Ensure your site is large enough
Even with this smaller-scale manufacturing, careful consideration and allocation of site space are essential to ensure necessary utilities perform optimally. Make sure there are adequate pads for outdoor generators. There are also many other utilities to consider, including cooling towers, transformers, gas, and delivery of materials. We recommend including a multi-story warehouse space with a full-height mechanical mezzanine. Additionally, loading requirements and truck turnarounds will ensure that your site is flexible enough for different forms of manufacturing.
Consider your contamination strategy
Often, there are too few streams dedicated to materials handling in and out of facilities. Contamination is a major risk for pharmaceutical manufacturing, and small-scale manufacturing only magnifies this risk. Ensure that the building has enough dock doors and that dedicated paths exist for moving new materials into, and waste out of, the facility. We know that waste streams must be separated with both dedicated doors and physical barriers. Establishing non-crossing waste, finished product and raw materials streams are essential to FDA validation.
Make security a top priority
With personalized medicine comes cutting-edge innovations, technologies, and even processes that are proprietary; these systems and spaces require space design that ensures confidentiality. Manufacturing spaces must have a high level of security in place that strategically considers design elements, such as where natural daylight and views into the facility are appropriate. This level of security not only needs to be integrated internally, but also should be a part of the overall design of the facility. The facility should look exciting, open, and welcoming while also maintaining security levels to safeguard proprietary processes.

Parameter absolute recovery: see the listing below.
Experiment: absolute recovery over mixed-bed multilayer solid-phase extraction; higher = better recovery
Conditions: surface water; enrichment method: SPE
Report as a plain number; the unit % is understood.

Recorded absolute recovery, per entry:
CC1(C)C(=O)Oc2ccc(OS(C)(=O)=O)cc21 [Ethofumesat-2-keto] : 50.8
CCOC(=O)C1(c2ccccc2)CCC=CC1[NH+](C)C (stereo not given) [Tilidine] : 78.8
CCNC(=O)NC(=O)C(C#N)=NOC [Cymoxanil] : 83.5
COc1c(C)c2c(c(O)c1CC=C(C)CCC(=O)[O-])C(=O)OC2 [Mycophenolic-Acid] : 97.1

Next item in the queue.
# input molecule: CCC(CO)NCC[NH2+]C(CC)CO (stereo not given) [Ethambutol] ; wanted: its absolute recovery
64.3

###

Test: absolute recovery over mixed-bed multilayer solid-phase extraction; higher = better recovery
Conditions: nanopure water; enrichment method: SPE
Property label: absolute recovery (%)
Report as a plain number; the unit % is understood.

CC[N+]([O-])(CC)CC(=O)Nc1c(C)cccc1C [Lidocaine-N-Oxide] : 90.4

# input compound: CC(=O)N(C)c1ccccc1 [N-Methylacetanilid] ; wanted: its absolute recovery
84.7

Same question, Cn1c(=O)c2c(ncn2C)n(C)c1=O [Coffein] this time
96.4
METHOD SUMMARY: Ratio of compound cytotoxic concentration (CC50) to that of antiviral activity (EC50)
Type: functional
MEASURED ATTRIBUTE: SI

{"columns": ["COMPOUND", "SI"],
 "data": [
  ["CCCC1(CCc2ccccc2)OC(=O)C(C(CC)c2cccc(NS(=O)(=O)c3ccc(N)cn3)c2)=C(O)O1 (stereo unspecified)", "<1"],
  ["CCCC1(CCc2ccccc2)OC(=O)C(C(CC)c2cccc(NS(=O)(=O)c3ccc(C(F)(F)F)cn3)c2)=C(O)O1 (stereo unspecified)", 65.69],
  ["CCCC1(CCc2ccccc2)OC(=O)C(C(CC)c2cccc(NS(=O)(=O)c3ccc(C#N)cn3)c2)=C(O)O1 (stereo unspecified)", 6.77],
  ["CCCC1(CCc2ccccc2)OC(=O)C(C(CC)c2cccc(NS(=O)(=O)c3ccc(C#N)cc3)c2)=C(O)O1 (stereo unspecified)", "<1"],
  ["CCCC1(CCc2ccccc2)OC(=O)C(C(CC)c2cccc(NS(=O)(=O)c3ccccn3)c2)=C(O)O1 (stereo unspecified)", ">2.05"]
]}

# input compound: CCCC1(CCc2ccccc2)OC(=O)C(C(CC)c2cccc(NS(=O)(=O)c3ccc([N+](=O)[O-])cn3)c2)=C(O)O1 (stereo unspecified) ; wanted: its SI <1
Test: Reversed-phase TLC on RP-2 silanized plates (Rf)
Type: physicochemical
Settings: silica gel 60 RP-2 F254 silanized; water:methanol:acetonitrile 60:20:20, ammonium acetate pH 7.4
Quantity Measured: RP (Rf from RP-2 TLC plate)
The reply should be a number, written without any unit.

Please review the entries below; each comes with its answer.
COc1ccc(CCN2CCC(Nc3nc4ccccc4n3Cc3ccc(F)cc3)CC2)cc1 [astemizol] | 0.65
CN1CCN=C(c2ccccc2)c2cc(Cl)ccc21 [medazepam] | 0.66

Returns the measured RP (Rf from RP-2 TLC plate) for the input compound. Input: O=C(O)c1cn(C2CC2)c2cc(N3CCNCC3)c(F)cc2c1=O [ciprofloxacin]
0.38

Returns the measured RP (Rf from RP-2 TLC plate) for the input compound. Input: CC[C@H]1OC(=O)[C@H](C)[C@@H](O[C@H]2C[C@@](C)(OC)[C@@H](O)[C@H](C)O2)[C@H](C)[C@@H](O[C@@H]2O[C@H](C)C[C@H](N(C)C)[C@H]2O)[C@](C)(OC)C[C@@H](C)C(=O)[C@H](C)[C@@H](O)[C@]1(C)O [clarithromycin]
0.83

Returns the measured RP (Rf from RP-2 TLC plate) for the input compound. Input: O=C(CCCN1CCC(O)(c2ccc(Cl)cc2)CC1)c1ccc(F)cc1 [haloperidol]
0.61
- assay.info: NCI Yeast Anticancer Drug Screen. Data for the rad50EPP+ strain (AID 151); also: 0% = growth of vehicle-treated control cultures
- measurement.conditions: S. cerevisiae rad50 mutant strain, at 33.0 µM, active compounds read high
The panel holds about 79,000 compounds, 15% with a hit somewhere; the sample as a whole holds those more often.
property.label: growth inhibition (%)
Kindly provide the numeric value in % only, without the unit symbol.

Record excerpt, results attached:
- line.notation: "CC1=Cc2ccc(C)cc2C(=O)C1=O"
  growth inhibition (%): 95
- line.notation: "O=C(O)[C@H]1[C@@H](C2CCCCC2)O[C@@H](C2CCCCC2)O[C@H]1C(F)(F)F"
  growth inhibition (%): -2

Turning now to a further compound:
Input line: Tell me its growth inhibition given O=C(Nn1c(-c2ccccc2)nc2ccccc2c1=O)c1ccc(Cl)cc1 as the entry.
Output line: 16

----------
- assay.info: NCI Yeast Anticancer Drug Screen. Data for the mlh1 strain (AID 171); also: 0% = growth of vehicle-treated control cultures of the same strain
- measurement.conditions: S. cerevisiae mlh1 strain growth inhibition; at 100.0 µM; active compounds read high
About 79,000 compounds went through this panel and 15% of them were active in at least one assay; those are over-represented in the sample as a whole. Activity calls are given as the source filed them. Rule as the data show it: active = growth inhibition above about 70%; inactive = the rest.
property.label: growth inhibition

Realize the true ratios for support space
It may be surprising how much support space is recommended for small-scale lab manufacturing. For a 5,000-sf ISO-8 and tighter classified space, the recommended support space size should be at least three times the ISO space. These support spaces are critical to the facility’s success. Be sure to consider airlocks, storage and direct support spaces as these areas are often overlooked in a facility plan. Additionally, mechanical and other building support spaces dedicated to clean rooms and clean room support require adequate space—whether on a full-height mezzanine or outside the building. These clean manufacturing support areas can occupy large amounts of space, so understanding the need for such space is essential to the facility’s overall design.
This new wave of personalized medicine and small-scale lab manufacturing certainly diverges from traditional large-scale manufacturing processes. However, this medical model presents many opportunities for organizations in California and beyond to create future-focused, cutting-edge spaces that will meet the needs of scientists for decades.
Original content can be found at www.cannondesign.com.